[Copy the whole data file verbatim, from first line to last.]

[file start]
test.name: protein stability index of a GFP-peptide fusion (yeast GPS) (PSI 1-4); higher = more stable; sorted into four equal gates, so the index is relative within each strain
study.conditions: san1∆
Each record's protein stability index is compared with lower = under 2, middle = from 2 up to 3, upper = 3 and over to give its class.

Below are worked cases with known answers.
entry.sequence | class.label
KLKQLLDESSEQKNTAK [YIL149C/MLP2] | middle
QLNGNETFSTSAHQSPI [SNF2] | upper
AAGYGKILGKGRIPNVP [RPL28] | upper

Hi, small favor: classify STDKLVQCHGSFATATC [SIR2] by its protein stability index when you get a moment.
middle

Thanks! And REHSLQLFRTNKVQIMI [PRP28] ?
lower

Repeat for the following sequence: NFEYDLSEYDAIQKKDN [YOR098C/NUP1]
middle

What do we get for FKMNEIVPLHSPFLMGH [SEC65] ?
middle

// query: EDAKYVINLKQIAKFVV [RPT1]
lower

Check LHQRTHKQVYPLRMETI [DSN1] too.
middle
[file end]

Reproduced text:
test.name: protein stability index of a GFP-peptide fusion (yeast GPS) (PSI 1-4); higher = more stable; sorted into four equal gates, so the index is relative within each strain
study.conditions: san1∆
Each record's protein stability index is compared with lower = under 2, middle = from 2 up to 3, upper = 3 and over to give its class.

Below are worked cases with known answers.
entry.sequence | class.label
KLKQLLDESSEQKNTAK [YIL149C/MLP2] | middle
QLNGNETFSTSAHQSPI [SNF2] | upper
AAGYGKILGKGRIPNVP [RPL28] | upper

Hi, small favor: classify STDKLVQCHGSFATATC [SIR2] by its protein stability index when you get a moment.
middle

Thanks! And REHSLQLFRTNKVQIMI [PRP28] ?
lower

Repeat for the following sequence: NFEYDLSEYDAIQKKDN [YOR098C/NUP1]
middle

What do we get for FKMNEIVPLHSPFLMGH [SEC65] ?
middle

// query: EDAKYVINLKQIAKFVV [RPT1]
lower

Check LHQRTHKQVYPLRMETI [DSN1] too.
middle